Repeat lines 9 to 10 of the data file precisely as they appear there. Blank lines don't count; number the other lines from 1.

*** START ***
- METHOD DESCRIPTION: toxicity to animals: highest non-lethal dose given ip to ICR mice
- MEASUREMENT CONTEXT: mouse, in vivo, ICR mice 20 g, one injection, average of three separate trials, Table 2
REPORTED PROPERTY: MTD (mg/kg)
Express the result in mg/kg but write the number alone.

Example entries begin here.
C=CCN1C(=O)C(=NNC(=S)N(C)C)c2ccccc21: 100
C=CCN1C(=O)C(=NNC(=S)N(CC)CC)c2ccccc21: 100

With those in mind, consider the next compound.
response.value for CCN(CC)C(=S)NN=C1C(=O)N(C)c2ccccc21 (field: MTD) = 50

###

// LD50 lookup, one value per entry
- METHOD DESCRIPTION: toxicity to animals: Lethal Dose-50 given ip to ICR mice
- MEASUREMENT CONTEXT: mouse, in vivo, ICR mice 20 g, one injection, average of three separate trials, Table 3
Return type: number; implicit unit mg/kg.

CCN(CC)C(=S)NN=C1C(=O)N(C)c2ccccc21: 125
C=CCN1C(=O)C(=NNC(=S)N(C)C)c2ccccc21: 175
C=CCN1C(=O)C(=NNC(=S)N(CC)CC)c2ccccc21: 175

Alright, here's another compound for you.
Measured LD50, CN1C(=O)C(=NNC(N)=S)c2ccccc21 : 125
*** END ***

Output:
response.value for CCN(CC)C(=S)NN=C1C(=O)N(C)c2ccccc21 (field: MTD) = 50

###